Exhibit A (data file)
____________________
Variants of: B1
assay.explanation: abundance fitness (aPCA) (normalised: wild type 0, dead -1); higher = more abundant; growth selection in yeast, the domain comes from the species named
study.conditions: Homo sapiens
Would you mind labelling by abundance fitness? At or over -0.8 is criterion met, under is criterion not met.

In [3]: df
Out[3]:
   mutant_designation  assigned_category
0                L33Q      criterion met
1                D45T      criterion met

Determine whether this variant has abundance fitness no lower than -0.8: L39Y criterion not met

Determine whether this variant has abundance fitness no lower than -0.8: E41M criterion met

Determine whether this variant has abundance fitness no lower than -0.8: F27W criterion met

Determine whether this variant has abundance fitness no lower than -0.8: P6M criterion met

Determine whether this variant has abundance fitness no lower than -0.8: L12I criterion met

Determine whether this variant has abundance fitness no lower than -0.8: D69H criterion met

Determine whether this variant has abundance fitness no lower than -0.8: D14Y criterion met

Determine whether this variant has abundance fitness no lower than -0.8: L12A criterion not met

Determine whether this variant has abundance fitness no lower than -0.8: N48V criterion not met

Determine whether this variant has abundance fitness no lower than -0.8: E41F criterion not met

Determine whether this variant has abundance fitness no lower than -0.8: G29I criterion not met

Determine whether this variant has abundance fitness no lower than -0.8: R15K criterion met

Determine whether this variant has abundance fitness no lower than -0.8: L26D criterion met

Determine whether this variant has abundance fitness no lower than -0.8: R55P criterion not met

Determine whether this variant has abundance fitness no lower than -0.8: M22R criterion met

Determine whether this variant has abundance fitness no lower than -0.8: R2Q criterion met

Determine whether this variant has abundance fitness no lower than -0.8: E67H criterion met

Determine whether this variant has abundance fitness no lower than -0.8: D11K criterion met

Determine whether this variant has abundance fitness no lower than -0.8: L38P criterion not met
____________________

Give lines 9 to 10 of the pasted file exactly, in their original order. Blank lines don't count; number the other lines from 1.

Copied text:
1                D45T      criterion met

Determine whether this variant has abundance fitness no lower than -0.8: L39Y criterion not met